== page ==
Early in the pandemic, they would prowl the malecons on Sundays to make sure everyone was wearing their masks properly. Lovely! With one day a week off to walk along the lake with their families and have an ice-cream, Mexicans have to put up with hectoring by that lot. It got so divisive that some of the local social media sites no longer allow pandemic commentary.
Most expats are here on resident visas; they are not citizens and cannot vote. In addition, most do not earn money in Mexico relying, instead, on pension and investment income from abroad. Apart from absurdly low property taxes, the only tax they pay is the 16% IVA (Mexico’s GST) which is included in the already low prices for goods and services. Their presence is certainly an economic boon to the local economy but, practically speaking, they have no ‘skin in the game’. They are guests here.
Periodically, I get a stark reminder that I have no idea what day-to-day life is like for ordinary people. I may think I do, but I don’t. There are ways to get screwed over here that would never occur to me. We must seem impossibly privileged to many. The fact that most persevere as well as they do in the face of economic hardship, stifling bureaucracy and petty graft and corruption is a testament to their character. We have more to learn from them than they do from us.
You can probably tell, I don’t have much patience for self-righteous reformers. They’re like the missionaries we would see in Phnom Penh, preaching to the ‘heathen’. In one respect, I came down to Mexico to get away from their kind back in Canada. With luck, maybe I’ll expire before they succeed in ruining it here, like they already have done there!
On a more positive note, there are a variety of ways to help improve things locally and many gringos throw themselves into these initiatives. Some contribute time and money to area charities. Others assist with food drives or education and health programs. Each of our neighbors have sponsored deserving local students to post-secondary education. Expats organize a number of cultural events and fundraisers in Ajijic throughout the year. You can even volunteer, or adopt, at one of the dog rescue centers. (It’s getting better, but it can still be a tough place to be a dog!)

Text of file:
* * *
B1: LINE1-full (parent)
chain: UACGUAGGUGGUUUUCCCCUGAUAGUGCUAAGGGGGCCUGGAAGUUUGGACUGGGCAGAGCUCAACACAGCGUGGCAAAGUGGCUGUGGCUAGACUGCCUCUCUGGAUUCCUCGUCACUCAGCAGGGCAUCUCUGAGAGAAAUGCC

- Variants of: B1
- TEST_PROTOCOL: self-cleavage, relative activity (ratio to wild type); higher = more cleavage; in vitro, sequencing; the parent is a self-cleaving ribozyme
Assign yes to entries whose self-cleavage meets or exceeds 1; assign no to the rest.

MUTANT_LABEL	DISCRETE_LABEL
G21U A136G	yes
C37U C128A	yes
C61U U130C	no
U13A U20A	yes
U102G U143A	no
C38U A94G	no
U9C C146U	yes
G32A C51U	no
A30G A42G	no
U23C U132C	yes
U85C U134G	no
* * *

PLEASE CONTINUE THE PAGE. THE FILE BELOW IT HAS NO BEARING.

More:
Even when rules do exist, they may not be enforced. For example, I’m told there actually is an ordinance prohibiting dogs in restaurants. However, gringos out with their dogs want to stop and have lunch. Restaurateurs want to sell them lunch. Voila, dogs on restaurant patios; wonderfully pragmatic (and well tolerated)!
Driving here can be an adventure. Some drive like Grandma Moses, others like Dale Earnhardt. Motorcycles pass on both the left and the right. Helmets are required but not enforced. We’ve seen entire families on a single scooter and motorcycles transporting large propane cylinders. Groups of workers commute in the backs of pickup trucks. Traffic lights are sometimes burned out and, to be safe, always assume stop signs are ‘suggestive’ rather than mandatory!
Once a year or so, our neighbors take their car to the mechanic to get all the nicks and scratches taken out that have accumulated, usually when parked in town. These are euphemistically called ‘Mexican kisses’! Best not to be too car proud here. The good news is it doesn’t cost that much. I hit one of our retaining walls backing out of the garage scratching and caving in the bumper fascia. The total repair cost including paint was less than $200!
There’s an old story about a child who receives a mountain of toys for Christmas, but is too spoiled to enjoy any of them. Another child gets a pile of horseshit and attacks it with a shovel, sure there is a pony underneath. Be the other child. Feliz navidad!